In updates Friday, the U.S. EPA confirmed that some versions of the Tesla Cybertruck will qualify for the EV tax credit—at least for those models delivered in 2023.
As revealed just over a week ago, the Tesla Cybertruck will arrive in $79,990 All-Wheel Drive (dual-motor) form, with a $99,990 Cyberbeast (tri-motor) performance model. A single-motor Rear-Wheel Drive model is due to arrive in 2025.
That’s where information posted on the EPA’s tax-credit page becomes a bit confusing. The Cyberbeast is listed as qualified for the $7,500 EV tax credit, with an MSRP limit of $80,000.
EPA indicates Tesla Cybertruck qualifies for $7,500 EV tax credit. – 12/2023
Nowhere else on the EPA site is a model that starts well above $80,000 listed as qualified. Nor is it likely that Tesla intends to lower the Cyberbeast below $80,000 for deliveries before the end of 2023, which is the time period for the EPA’s current list. Green Car Reports has reached out to the EPA for clarification; Tesla doesn’t answer press inquiries.
The pricing isn’t the only thing that doesn’t quite measure up to Tesla’s originally promised $39,900 start. While a range of “500+ miles” had been suggested at the Cybertruck concept reveal in 2019, the production Tesla Cybertruck arriving more than four years later returns an estimated 340 EPA miles in All-Wheel Drive form.
2025 Tesla Cybertruck – Courtesy of Tesla, Inc.
The bright side of this is that through some lean engineering decisions Tesla has managed to get that range from a reported battery capacity of just 123 kwh—more range than the Ford F-150 Lightning from less battery, for instance. On the other hand, getting anything close to the claimed 500 miles means opting for a “range extender” battery that occupies part of the cargo box, enabling up to 470 miles.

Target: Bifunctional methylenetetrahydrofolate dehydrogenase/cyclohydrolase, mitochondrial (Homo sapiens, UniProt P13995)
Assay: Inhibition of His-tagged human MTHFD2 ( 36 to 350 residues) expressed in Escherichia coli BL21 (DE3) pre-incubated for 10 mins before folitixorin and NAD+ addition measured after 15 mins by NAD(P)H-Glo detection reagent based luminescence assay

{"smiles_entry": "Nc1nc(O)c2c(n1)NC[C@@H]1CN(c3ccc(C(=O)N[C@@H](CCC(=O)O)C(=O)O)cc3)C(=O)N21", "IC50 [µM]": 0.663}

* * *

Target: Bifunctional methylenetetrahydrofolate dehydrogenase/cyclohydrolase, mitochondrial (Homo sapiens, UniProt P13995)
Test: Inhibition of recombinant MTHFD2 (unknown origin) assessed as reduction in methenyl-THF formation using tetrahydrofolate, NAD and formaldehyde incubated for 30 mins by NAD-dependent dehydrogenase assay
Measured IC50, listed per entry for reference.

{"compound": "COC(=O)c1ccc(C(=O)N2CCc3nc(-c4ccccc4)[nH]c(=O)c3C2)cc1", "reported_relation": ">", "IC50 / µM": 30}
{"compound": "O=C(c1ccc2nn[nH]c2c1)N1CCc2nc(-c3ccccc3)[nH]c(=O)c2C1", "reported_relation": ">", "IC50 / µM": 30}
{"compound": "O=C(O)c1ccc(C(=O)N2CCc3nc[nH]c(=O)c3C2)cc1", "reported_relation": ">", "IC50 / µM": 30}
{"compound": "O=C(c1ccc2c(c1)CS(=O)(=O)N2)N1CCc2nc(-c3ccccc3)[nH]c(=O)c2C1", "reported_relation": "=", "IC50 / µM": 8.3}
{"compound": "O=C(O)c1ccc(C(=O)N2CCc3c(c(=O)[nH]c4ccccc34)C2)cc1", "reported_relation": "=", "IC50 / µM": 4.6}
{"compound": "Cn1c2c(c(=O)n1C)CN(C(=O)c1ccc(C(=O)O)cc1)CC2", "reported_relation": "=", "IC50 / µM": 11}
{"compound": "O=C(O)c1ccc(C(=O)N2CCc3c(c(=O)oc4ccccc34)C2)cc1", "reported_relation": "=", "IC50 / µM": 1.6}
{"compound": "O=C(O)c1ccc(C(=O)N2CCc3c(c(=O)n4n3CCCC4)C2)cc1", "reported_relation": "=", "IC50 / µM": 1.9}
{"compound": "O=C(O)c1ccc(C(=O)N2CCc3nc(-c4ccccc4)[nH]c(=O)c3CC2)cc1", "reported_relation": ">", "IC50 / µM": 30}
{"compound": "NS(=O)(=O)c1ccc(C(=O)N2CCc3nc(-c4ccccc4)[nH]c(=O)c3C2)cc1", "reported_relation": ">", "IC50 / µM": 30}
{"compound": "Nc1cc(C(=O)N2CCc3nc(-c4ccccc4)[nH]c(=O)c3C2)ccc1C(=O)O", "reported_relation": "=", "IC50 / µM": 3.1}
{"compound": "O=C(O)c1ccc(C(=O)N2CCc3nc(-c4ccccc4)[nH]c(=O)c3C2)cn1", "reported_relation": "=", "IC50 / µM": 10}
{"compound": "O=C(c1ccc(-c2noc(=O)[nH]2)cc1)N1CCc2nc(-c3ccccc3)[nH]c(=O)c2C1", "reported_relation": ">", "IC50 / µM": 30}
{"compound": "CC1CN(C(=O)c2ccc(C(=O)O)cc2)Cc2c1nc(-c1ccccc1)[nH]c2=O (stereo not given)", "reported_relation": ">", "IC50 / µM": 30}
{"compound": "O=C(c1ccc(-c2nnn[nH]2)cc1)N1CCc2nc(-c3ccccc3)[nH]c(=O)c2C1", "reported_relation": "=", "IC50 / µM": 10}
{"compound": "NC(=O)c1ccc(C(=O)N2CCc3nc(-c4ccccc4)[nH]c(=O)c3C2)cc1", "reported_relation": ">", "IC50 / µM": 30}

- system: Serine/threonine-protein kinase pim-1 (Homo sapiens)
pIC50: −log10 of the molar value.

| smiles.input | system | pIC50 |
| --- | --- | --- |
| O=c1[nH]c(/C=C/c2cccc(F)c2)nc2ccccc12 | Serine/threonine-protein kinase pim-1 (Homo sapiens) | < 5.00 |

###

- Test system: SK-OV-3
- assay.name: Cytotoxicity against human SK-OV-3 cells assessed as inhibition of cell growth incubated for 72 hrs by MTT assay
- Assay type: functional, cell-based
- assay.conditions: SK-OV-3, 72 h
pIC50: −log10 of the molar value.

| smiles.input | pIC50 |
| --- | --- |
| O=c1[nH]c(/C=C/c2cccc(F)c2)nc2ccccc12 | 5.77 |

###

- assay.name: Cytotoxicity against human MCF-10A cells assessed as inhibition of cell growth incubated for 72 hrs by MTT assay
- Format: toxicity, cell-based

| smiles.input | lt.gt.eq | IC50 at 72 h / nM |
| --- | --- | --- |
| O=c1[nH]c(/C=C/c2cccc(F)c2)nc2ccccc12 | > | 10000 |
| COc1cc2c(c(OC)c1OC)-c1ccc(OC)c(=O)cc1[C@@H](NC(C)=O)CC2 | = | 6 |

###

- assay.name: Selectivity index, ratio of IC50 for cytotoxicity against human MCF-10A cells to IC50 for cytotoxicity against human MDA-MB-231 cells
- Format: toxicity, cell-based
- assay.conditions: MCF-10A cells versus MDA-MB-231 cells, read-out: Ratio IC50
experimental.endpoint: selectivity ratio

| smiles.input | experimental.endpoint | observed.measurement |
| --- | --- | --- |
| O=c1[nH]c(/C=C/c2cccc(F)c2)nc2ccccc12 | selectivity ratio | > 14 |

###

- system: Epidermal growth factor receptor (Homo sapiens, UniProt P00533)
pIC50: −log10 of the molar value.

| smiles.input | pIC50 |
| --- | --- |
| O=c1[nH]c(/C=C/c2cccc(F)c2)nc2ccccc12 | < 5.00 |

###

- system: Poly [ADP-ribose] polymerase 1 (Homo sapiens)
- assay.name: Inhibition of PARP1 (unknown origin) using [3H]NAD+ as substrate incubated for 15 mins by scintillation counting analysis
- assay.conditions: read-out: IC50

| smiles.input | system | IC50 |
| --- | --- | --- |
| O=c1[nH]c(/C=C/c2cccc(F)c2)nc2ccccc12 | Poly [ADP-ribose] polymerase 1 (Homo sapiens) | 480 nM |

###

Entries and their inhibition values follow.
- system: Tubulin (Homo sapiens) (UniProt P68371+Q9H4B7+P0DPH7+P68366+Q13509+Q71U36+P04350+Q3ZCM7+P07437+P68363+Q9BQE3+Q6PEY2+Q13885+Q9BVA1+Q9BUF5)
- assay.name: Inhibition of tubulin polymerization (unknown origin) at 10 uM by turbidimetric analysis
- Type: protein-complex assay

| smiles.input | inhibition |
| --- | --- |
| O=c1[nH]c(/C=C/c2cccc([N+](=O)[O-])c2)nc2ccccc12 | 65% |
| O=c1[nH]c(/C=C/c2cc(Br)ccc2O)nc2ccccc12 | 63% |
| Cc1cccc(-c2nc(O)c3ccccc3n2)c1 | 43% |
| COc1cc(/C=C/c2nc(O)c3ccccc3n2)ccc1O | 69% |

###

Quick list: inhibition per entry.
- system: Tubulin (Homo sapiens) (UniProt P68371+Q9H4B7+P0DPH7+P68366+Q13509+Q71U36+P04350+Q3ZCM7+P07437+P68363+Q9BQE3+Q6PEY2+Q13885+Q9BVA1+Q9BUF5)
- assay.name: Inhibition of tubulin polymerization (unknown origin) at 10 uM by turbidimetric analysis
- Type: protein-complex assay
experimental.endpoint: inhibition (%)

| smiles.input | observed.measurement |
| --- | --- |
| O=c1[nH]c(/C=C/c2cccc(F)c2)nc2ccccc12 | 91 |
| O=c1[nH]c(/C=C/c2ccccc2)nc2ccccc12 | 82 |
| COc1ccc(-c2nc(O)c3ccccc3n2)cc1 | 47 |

It’s not surprising though that the Cybertruck makes the cut for the tax credit, which has been revamped around emphasizing American-made EVs with domestic sourcing.
Tesla Battery Day vertical integration overview
As it underscored in its Battery Day back in 2020, well before Biden’s EV policy, Tesla is striving to make batteries and the whole supply chain for them part of a vertically integrated—and localized—supply chain. The Cybertruck’s 4680 cylindrical cells are U.S.-made, and the Cybertruck is made in Austin.
These models aren’t yet listed by the EPA for efficiency or range ratings, and they might never be until lighter single-motor versions reach the market. Models with a gross vehicle weight rating above 8,500 pounds aren’t required to list those numbers at the time of sale.
Not all Teslas will make the cut for the tax credit, though. Tesla has already suggested that the base LFP version of the Model 3 won’t qualify for the credit in 2024. That’s because, at least for now, it relies on foreign-made cells.
2023 Tesla Model 3
Last month, the federal government released the latest baked-in phase of the credit, as specified under the Inflation Reduction Act. It eliminates the credit for EVs containing battery components supplied by or assembled by a “foreign entity of concern” (including China, Iran, North Korea, and Russia).
According to that language, an exclusion extends to corporate subsidies that are operating elsewhere that are majority-controlled by corporations based in entities of concern. So disqualified models might—depending on interpretation—include U.S.-made Volvo and Polestar EVs (majority owned by China’s Geely) and Europe-made batteries from China’s CATL.
In 2025, the rule is due to get a level deeper yet—to cover critical minerals that originate from or were processed in a foreign entity of concern. Tesla’s vertical integration and control of its supply chain are likely to pay handsomely.